The contributors of this blog will continue to add posts–only not as frequently as every day.  When a good idea comes to mind, we will share it here with you, the leaders of the movement.  Stay connected with us on Twitter and Facebook. Thank you for joining us on this journey of discovery. Keep making #SmallChanges that will grow your groups and help make disciples.

Using Instagram in Your Group

socialmediacloudsWHY IS THIS IMPORTANT? We are a visual generation.  Everyone loves pictures and the growth of Instagram, Snapchat, Vine, and so many other video and photo sharing sites are proof that pictures and videos help get a message across. Whether or not all those messages are worth sharing is up for debate.  With the growth of any social media industry comes danger and we must be cautious in how we embrace new media sharing technologies.

We have a message worth sharing.  Week after week, group leaders connect group members to each other and to the timeless message of the truths found in God’s word.  It’s time to redeem Instagram and help connect your group members together by presenting a message worth sharing with the world.

WHAT DO I DO? In a another post, I shared about the importance of creating a closed Facebook group for your group members.  As a group leader, you can link your Instagram posts to this group to help get the message out in creative ways. Remember to make these images and videos “public” if you want them shared beyond your group.

  1. Make a selfie invite video for your next group session: You may not like selfies, but in time, you will get comfortable with it. You only have 15 seconds, so make it short and to the point.
  2. Create an image teaser post about an upcoming event: Connecting your group outside of meeting times is a great way to build community within your group.
  3. Post a creative image of the main point or scripture passage from your lesson: Instagram has filters and the ability to add text to your graphic to get your point across.
  4. Use it to posts icebreaker questions that relate (or don’t relate) to your next lesson topic: Use comments below your question during your teaching time to provide personal illustrations.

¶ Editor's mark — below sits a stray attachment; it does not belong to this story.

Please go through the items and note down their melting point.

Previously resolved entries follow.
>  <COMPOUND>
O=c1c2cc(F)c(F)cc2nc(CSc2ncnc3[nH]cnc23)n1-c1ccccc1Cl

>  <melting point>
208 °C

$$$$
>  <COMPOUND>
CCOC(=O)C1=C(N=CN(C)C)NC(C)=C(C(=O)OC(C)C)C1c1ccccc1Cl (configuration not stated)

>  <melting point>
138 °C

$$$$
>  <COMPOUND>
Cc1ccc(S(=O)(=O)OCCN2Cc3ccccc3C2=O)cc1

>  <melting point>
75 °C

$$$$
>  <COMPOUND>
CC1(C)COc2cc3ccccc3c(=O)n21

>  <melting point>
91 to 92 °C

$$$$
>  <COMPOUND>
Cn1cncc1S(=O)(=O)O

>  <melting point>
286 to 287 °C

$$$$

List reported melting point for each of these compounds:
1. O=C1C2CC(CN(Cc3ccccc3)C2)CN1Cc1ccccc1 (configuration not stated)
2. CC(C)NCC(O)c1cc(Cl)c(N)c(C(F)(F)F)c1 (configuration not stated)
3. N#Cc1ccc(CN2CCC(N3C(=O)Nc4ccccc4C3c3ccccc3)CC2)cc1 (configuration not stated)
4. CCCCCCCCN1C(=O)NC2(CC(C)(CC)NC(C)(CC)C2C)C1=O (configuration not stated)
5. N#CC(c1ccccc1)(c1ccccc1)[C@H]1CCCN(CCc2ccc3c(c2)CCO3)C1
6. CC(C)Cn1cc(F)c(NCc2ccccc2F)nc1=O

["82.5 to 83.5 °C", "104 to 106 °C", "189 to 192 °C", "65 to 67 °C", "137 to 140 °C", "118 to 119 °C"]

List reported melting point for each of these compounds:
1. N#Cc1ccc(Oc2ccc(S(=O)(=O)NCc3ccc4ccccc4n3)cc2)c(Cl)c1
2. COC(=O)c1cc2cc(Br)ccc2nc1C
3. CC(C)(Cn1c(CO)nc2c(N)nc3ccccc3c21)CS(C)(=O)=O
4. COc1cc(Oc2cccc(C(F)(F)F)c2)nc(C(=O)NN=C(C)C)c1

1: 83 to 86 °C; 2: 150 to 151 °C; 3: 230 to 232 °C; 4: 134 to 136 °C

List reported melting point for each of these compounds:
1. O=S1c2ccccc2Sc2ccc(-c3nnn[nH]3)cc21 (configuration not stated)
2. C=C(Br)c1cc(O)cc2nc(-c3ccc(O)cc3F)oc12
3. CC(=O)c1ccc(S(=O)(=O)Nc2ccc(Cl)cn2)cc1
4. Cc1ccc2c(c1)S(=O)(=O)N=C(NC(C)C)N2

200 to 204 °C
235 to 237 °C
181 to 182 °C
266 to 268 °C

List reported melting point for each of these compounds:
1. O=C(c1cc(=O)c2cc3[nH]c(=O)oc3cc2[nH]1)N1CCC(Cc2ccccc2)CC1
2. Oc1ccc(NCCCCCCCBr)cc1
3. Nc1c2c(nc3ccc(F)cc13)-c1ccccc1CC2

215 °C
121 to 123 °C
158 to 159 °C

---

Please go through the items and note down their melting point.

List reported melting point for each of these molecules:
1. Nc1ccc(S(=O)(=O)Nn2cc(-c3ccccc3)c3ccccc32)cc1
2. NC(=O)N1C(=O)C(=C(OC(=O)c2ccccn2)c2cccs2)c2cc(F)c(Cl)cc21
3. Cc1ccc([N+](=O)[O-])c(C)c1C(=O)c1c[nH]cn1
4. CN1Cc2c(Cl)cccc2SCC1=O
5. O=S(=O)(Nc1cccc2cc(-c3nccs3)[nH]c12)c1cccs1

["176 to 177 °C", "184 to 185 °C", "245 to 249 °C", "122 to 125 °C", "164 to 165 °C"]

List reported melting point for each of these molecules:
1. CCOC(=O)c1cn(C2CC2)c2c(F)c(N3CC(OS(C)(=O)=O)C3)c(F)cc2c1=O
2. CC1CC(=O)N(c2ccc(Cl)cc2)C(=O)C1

What would you add to this list? Use the comment section below or on our Sunday School Leader Facebook page to posts your additional tips and ideas.


Jason McNair is the Strengthening Churches Missionary for Utah Idaho Southern Baptist Convention. He also coordinates most of the social media promotion for this blog,


Is Social Media Useful for Reaching People in Your Group?

facebookWHY IS THIS IMPORTANT? We all want connection.  People inside and outside your group use Social Media every day, trying to find connection with one another.  That is why it is a multibillion dollar industry.  We all want to connect people together and to information we find important.

In fact, you are probably reading this blog article because some form of social media directed you here.  You were sent an email, saw a tweet, or read a post and you clicked it hoping to find a potential solution to a challenge you are experiencing in your group ministry leadership right now.

WHAT DO I DO? Social Media is just what it says it is. Media is information or data. It is anything we speak, hear, do, see, share, or experience that passes along information.  Social is simply the way that media travels, relationally from person to person.  Isn’t that what we are about in our groups ministries: Connecting Socially to share the most important Media known to man, the gospel of Jesus Christ, with those who need to hear it?

Here are a few ways you can use Social Media to reach people in your group:

  • Start closed Facebook groups for all the classes and groups in your church.